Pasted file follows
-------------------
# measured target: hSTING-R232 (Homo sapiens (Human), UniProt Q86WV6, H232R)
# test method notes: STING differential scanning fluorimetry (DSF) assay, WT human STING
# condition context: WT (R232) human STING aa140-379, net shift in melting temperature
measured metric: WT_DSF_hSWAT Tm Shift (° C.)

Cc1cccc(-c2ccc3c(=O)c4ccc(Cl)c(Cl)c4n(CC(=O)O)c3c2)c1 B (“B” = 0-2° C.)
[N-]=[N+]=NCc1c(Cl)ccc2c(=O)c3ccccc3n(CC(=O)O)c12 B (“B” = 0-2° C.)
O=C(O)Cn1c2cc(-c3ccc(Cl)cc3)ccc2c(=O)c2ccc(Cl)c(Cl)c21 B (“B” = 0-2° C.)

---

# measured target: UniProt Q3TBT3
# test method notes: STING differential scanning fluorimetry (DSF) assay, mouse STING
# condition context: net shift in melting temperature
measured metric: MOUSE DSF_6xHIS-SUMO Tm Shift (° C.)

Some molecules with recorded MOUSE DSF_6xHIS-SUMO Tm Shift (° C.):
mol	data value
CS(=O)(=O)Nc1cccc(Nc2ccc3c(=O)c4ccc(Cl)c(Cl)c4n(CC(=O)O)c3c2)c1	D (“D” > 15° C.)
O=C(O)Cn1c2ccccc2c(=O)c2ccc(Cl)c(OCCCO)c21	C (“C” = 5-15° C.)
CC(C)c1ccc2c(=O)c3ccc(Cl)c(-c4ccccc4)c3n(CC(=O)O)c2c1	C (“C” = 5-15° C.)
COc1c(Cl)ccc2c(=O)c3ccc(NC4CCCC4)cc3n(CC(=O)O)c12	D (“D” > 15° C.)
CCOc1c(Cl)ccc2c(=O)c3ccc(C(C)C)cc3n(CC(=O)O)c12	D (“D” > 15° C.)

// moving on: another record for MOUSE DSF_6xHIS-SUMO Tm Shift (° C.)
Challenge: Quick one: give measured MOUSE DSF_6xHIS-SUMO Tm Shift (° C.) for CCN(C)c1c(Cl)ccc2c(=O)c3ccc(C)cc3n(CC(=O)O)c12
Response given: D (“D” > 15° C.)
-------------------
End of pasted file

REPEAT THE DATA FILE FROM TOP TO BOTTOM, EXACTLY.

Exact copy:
# measured target: hSTING-R232 (Homo sapiens (Human), UniProt Q86WV6, H232R)
# test method notes: STING differential scanning fluorimetry (DSF) assay, WT human STING
# condition context: WT (R232) human STING aa140-379, net shift in melting temperature
measured metric: WT_DSF_hSWAT Tm Shift (° C.)

Cc1cccc(-c2ccc3c(=O)c4ccc(Cl)c(Cl)c4n(CC(=O)O)c3c2)c1 B (“B” = 0-2° C.)
[N-]=[N+]=NCc1c(Cl)ccc2c(=O)c3ccccc3n(CC(=O)O)c12 B (“B” = 0-2° C.)
O=C(O)Cn1c2cc(-c3ccc(Cl)cc3)ccc2c(=O)c2ccc(Cl)c(Cl)c21 B (“B” = 0-2° C.)

---

# measured target: UniProt Q3TBT3
# test method notes: STING differential scanning fluorimetry (DSF) assay, mouse STING
# condition context: net shift in melting temperature
measured metric: MOUSE DSF_6xHIS-SUMO Tm Shift (° C.)

Some molecules with recorded MOUSE DSF_6xHIS-SUMO Tm Shift (° C.):
mol	data value
CS(=O)(=O)Nc1cccc(Nc2ccc3c(=O)c4ccc(Cl)c(Cl)c4n(CC(=O)O)c3c2)c1	D (“D” > 15° C.)
O=C(O)Cn1c2ccccc2c(=O)c2ccc(Cl)c(OCCCO)c21	C (“C” = 5-15° C.)
CC(C)c1ccc2c(=O)c3ccc(Cl)c(-c4ccccc4)c3n(CC(=O)O)c2c1	C (“C” = 5-15° C.)
COc1c(Cl)ccc2c(=O)c3ccc(NC4CCCC4)cc3n(CC(=O)O)c12	D (“D” > 15° C.)
CCOc1c(Cl)ccc2c(=O)c3ccc(C(C)C)cc3n(CC(=O)O)c12	D (“D” > 15° C.)

// moving on: another record for MOUSE DSF_6xHIS-SUMO Tm Shift (° C.)
Challenge: Quick one: give measured MOUSE DSF_6xHIS-SUMO Tm Shift (° C.) for CCN(C)c1c(Cl)ccc2c(=O)c3ccc(C)cc3n(CC(=O)O)c12
Response given: D (“D” > 15° C.)